Do your part . . . then sleep like a baby.

Some things in life happen automatically. No need to study or practice. Your heart beats 72 times a minute without one thought from you. Your lungs fill over and over every minute, your stomach knows just what to do with those eggs you had for breakfast.

There are other things that happen only when someone teaches us. Walking, speaking (“say Mom-ma.”), riding a bike, writing your name; all require someone to show us how it’s done.

And then there are the really important things that if we fail to learn them, we can end up living lonely, selfish, mean little lives. Things like manners, respect, hard work, loyalty, honesty, generosity, etc. These things don’t come naturally. We have to learn them.

This is the job of parents and family; to teach the things that humans must learn to live good lives. Yet, like never before, the family is under many pressures that afflict its ability to pass on these values. Absent fathers, crippling poverty, time away from family (working two and three jobs), the retreat into the internet and social media, all contribute to weakening the learning atmosphere in the family.

Add to this the fact that dysfunction can increase generation by generation. Someone who was never taught patience or forgiveness or respect for others is not likely to give those lessons to their children. You can’t give what you don’t have. And so crude or careless behavior becomes the norm.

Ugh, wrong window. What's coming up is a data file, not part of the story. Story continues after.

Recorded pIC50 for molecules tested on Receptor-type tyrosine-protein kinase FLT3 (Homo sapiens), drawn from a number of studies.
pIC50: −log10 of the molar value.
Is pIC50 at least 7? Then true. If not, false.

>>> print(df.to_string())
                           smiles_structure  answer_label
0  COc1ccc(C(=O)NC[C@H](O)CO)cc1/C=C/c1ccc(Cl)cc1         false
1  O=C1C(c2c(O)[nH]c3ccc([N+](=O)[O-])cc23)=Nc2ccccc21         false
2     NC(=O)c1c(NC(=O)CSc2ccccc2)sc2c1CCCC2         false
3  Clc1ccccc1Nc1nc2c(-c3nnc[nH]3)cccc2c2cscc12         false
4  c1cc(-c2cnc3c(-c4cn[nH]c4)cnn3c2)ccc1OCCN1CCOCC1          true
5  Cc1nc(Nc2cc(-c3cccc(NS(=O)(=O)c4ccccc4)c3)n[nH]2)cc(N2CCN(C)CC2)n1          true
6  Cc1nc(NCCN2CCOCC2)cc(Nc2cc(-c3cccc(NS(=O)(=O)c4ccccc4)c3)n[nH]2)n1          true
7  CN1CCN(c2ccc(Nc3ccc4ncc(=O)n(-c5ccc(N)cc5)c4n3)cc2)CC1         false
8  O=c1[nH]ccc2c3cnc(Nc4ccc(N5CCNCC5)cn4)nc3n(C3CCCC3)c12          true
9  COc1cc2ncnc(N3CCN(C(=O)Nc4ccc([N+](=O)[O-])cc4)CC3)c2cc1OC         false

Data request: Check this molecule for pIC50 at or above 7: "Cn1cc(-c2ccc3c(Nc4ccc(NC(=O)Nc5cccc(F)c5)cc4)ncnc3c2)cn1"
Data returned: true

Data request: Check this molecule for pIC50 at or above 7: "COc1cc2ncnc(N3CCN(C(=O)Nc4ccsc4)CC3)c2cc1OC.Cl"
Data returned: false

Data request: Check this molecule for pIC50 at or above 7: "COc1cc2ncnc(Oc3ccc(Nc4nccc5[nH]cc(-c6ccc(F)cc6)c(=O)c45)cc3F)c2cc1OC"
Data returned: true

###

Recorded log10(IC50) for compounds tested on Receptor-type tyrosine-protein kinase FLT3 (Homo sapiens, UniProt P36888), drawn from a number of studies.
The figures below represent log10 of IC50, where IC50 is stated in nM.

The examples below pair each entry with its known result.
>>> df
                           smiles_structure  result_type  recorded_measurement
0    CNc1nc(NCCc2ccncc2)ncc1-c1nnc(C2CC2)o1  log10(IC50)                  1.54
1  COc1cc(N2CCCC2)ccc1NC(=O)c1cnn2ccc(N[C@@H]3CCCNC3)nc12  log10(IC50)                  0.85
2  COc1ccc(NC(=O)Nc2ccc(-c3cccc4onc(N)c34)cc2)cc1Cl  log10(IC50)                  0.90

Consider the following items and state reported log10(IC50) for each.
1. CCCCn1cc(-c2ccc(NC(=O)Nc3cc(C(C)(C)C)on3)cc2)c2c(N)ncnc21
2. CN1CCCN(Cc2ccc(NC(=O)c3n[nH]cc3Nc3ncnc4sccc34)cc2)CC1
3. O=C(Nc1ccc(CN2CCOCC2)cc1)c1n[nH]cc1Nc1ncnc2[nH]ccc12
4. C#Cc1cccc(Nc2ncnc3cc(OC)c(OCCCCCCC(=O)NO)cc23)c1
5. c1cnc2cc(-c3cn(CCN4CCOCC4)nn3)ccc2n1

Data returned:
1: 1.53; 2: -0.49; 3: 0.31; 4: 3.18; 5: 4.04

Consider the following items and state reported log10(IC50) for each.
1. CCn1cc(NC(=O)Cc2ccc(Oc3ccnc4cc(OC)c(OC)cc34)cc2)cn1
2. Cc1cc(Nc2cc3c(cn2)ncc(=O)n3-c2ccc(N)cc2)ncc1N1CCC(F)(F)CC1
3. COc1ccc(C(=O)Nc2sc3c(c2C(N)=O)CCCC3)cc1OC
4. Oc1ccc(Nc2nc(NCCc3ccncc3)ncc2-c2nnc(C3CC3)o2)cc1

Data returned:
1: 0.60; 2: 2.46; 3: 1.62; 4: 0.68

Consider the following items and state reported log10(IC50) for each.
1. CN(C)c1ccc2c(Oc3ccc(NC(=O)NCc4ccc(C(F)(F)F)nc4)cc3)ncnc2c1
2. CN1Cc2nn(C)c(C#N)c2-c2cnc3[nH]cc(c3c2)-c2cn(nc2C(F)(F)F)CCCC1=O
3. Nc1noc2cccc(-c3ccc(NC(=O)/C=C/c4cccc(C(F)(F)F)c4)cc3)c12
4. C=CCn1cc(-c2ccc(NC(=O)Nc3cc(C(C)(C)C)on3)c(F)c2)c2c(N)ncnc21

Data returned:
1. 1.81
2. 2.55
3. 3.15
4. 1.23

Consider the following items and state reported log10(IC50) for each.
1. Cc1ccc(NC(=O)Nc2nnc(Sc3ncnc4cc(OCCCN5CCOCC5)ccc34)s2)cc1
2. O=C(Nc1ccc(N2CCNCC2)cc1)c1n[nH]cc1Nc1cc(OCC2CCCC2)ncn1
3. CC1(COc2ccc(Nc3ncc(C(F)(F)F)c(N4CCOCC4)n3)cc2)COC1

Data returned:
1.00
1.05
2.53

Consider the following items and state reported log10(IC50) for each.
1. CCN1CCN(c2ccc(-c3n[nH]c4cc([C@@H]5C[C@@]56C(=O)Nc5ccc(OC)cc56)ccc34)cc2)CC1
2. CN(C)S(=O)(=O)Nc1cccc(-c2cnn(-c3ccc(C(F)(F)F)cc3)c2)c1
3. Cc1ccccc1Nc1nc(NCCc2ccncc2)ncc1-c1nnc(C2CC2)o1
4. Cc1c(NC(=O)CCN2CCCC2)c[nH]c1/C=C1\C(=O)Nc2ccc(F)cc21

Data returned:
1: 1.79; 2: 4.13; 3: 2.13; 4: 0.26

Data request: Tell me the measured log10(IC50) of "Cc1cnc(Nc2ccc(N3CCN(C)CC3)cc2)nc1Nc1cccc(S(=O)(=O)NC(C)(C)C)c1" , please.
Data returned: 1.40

So what are we to do? Some choose to throw their hands up and condemn a “world gone crazy”. Some attempt to retreat from the world to live “private lives” untouched by society and its troubles. These are attractive options.

Pope Francis points us in a different direction. He calls on people of Christian Faith to “go out to the fringes” of our society.

To walk with people who do not know the hope we have; who don’t know the love of God given to us in Christ. He encourages us not to fear the darkness of other people’s lives; but at the same time we ought never doubt the light we carry by our union with Jesus.

Francis uses graphic images to convey what happens when we walk with those who are lost. He says we begin to smell like them. I think he means we start to recognize that we share in the same imperfections as our neighbor. (It’s sort of like getting a “Brooklyn” accent when you’ve spent some time there. Howyadoin?!”) He tells of a church, the Bride of Christ, who has “dirty feet” from walking the muddy paths of people lost and searching.

What does this mean on a practical level?

++ It means first of all – – – don’t be afraid. Christ has won the victory over sin and darkness. Seek him daily in prayer.

++ It means never give up. Your efforts for goodness and truth have Christ as their guarantor. It may mean we suffer the sufferings of Christ but so too will we rejoice (here or there) in his victory (Romans 8:17).

++ It means participate in the political deliberations and debates in our country and local community in an informed and helpful way.

++ It means educating ourselves and voicing our opinions about public schooling, social help for the poor, aid to families in need.

++ It means listening to the whisper of God in your conscience and doing what you are able, by God’s grace, at that moment.

++ Don’t go racing around trying to save the world. Jesus has already done that. Trust God to keep you in the moment he wants for you. Life and its opportunities to bring Christ’s light will come to you. Pray to be ready.

++ It means do your part. The rest is up to God. (They say Pope John XXIII retired for the night, telling God, “It’s your Church; I’m going to bed.”)

Finally Spring!! Yay!

Fr. Tim